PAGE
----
The day before Thanksgiving, the New York Times published the tale of Walid Fitaihi, a “Harvard-trained doctor, hospital owner, television host and motivational speaker” who has been “detained without trial [in Saudi Arabia] for more than a year.”
Reporting that Fitaihi is at “Hair Prison outside the Saudi capital of Riyadh, where the kingdom jails criminals and convicted jihadists,” the article offers little information about why the Saudis might want to detain him. The newspaper merely notes that “Dr. Fitaihi had no such record of political activism inside the kingdom,” and “the kingdom has not disclosed any allegations of corruption that might involve him.”
Oddly, although the New York Times reports that Fitaihi was a director of the Islamic Society of Boston (ISB), it neglects to mention his and the New England institution’s well-established links to the Muslim Brotherhood, the global Qatari-backed Islamist movement on which, these days, the Saudi Kingdom’s crosshairs are firmly focused.
The ISB’s trustees and founders have included Yusuf Al-Qaradawi, the pro-Hitler spiritual leader of the global Muslim Brotherhood, and Abdulrahman Alamoudi, a once-prominent Al Qaeda operative currently serving a 23-year prison sentence for his role in an assassination plot targeting the Crown Prince of Saudi Arabia. Although ISB officials claim Alamoudi has not been involved with them since 1992, Walid Fitaihi, while serving as a trustee, signed an ISB check in November 2000 for $342 — on the memo line, he wrote: “Travel for speaker Abdulrahman Alamoudi.”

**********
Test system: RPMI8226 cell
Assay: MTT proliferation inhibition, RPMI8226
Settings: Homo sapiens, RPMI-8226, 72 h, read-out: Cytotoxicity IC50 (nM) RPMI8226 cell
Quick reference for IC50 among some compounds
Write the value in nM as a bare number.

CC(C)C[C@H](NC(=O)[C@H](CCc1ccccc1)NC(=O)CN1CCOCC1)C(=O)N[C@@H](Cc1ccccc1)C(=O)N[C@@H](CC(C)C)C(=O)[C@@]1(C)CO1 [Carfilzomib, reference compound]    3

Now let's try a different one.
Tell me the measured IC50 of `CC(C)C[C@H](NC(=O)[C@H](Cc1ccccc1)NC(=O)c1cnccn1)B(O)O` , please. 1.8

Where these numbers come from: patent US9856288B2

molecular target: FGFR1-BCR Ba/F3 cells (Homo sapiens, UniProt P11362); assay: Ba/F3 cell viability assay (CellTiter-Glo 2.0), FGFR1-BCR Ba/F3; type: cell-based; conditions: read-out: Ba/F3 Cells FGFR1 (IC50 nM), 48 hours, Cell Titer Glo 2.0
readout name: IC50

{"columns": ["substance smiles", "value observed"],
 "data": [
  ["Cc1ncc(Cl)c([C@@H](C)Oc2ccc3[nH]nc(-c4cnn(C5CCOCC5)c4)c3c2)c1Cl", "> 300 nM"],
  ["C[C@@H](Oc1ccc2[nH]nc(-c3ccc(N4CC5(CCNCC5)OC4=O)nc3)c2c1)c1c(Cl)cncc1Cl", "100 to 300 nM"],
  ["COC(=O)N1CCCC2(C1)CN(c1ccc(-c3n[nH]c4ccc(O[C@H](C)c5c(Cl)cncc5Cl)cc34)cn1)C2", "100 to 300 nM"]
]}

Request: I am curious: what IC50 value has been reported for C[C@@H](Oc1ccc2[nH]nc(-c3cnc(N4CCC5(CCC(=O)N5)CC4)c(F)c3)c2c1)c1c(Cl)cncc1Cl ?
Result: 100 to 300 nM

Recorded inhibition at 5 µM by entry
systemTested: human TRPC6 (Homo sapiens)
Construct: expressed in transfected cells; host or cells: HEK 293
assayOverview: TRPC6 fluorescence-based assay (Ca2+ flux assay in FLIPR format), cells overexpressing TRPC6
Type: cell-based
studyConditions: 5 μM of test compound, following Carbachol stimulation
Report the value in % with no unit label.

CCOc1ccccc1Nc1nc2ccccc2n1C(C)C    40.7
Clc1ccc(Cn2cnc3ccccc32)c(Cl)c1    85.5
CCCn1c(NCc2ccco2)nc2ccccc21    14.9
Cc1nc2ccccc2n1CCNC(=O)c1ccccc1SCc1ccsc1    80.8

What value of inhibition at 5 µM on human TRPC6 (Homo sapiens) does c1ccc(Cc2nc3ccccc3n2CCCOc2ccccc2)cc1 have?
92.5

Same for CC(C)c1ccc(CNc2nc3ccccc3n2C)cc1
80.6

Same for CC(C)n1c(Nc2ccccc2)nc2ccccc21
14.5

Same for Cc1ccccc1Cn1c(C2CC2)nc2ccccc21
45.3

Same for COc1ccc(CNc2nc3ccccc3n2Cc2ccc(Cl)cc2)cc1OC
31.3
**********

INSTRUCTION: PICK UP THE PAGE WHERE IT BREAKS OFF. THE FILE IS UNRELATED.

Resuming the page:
In 2005, the ISB filed a lawsuit against Boston activists and media outlets which had exposed the Islamist connections of Fitaihi, the ISB and its other trustees. In 2007, when a Massachusetts judge ruled that Fitaihi must join the proceedings as a plaintiff and be made subject to the discovery process, Fitaihi quickly resigned as an ISB trustee. When the ISB dropped the lawsuit a few months later, Fitaihi was just as quickly reappointed.
Even today, Fitaihi appears to remain a trustee of the Islamic Society of Boston Trust, which owns the land on which the ISB’s mosque is built. Fitaihi is also currently listed as a lecturer at the Boston Islamic Seminary, which was established by the ISB in 2016 and offers students an array of Islamist, anti-Semitic speakers and staff. Fitaihi’s esteemed faculty colleagues include Suheil Laher, who previously served as head of the now-defunct Al Qaeda charity, CARE International.
The New York Times does briefly note a 2004 controversy in which Fitaihi was found to have expressed violent anti-Semitic ideas. But in a year when Saudi Arabia’s actions have revolved around the question of Islamism, why does the New York Times not even slightly consider Fitaihi’s long-standing Islamist links? This lack of journalistic curiosity is made more apparent by the newspaper’s decision to quote a “friend of Dr. Fitaihi’s,” Nihad Awad, the head of the Council on American-Islamic Relations, which, in 2008, federal prosecutors named as a leading component of a Muslim Brotherhood network tied to the designated terror group Hamas. When Awad worked for the Hamas-linked Islamic Association for Palestine, the organization published a pamphlet titled “America’s Greatest Enemy: The Jew! And an Unholy Alliance!” With such strong mutual interests, this friendship was clearly meant to be.
There are other neglected areas of inquiry in the Times article. Fitaihi and his company, for example, have enjoyed a lucrative relationship with entities controlled by the Qatari regime, which is the chief backer of the Muslim Brotherhood and is in the midst of a globally discussed diplomatic battle with Saudi Arabia.
When a prominent American-Saudi Islamist — linked to a global Islamist movement and involved with an Al Qaeda-linked Islamist who tried to assassinate a Saudi Crown Prince — is detained by a Wahhabi Islamist regime, during a prominent battle between two Islamist powers, shouldn’t the New York Times very briefly consider the mere possibility that Islamism just might be a factor?
Sam Westrop is Director of Islamist Watch, a project of the Middle East Forum.